The graduated repayment plan for student loans lowers monthly payments — potentially to as little as the interest accruing on your loans — and then increases the amount you pay every two years. Here are the key details about graduated repayment:
- Repayment length: 10 years.
- Number of payments: 120.
- Payment amounts: Increase every two years, but can’t be more than triple any previous payment.
- Other qualifications: Must have federal student loans.
Is graduated repayment right for you?
Graduated repayment may make sense if you want smaller payments but earn too much money for an income-driven repayment plan. Otherwise, income-driven repayment is a better option because of its payment caps and loan forgiveness after 20 or 25 years of payments.
Any repayment plan that lowers your payments, even temporarily, will likely result in you paying more interest overall. If you can afford standard repayment for student loans, it’s best to stick with that plan instead of graduated repayment.
Payments under the graduated repayment plan for student loans
Graduated repayment amounts can start small, then rise substantially. For example, let’s say you have a $35,000 student loan with an interest rate of 4%. Under the graduated repayment plan:
- Your first payments would be $198.
- Your last payments would be $595.
- You’d pay $44,390 in total.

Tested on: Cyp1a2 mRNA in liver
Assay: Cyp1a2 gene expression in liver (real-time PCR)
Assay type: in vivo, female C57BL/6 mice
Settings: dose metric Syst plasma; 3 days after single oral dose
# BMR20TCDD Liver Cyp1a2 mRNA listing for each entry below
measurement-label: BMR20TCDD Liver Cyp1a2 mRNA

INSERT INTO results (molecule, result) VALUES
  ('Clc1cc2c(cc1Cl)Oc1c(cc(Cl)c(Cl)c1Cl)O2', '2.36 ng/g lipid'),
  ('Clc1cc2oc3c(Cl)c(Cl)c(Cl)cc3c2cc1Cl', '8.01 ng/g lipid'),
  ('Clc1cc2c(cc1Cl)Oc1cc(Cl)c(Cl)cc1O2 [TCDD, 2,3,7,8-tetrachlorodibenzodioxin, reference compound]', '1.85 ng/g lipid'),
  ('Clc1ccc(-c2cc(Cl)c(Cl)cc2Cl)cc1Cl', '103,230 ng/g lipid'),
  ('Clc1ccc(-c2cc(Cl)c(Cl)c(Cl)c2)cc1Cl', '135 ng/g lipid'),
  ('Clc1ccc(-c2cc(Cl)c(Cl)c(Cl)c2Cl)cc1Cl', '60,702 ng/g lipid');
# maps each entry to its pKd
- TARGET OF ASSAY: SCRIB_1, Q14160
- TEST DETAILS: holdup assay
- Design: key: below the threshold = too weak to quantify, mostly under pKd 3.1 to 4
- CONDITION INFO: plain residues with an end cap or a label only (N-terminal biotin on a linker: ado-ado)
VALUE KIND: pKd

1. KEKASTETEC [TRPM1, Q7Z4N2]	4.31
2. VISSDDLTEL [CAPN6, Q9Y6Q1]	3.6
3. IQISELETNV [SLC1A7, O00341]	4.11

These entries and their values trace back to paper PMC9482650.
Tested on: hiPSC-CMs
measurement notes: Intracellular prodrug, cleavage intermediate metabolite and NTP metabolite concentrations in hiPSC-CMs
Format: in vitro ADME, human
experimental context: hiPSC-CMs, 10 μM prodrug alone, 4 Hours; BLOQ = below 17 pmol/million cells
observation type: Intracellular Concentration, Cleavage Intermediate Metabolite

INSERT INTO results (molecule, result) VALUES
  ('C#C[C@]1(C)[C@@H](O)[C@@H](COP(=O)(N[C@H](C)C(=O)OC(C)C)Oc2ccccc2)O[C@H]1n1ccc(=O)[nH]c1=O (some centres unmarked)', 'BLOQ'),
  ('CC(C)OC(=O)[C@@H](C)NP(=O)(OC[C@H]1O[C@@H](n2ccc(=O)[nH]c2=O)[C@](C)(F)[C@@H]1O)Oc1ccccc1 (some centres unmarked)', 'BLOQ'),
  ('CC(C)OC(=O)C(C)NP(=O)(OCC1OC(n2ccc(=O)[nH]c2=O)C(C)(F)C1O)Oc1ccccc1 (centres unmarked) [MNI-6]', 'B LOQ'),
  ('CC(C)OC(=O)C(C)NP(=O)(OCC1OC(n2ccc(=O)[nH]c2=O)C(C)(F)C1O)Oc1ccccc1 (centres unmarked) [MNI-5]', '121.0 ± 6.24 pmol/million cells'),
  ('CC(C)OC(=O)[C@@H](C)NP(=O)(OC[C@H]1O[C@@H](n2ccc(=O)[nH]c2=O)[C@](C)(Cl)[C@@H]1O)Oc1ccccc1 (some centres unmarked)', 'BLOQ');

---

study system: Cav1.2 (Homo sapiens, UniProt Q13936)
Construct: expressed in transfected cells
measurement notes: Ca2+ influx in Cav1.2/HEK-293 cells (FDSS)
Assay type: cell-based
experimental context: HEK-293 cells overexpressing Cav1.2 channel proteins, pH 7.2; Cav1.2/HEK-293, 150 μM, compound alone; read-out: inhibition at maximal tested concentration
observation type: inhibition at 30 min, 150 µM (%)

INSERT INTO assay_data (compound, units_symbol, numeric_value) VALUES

Plug your own loan information into the Education Department’s Repayment Estimator to get an idea of how your payments under graduated repayment would compare to other student loan repayment plans.
How to switch to the graduated repayment plan
Contact your servicer to change to the graduated repayment plan for student loans. You can change repayment plans at any time. When you do, any interest you owe will be capitalized, or added to your balance. This will further increase the amount you repay.
Should you refinance student loans?
If you’re switching to graduated repayment because you make too much money for an income-driven repayment plan, consider refinancing your student loans instead. Refinancing could lower your payments without increasing the amount you repay overall, if you qualify for a lower interest rate.
Refinancing federal student loans is risky. You’ll lose access to income-driven repayment, loan forgiveness and other federal loan-specific benefits. Make sure you’re comfortable giving up those options before you refinance.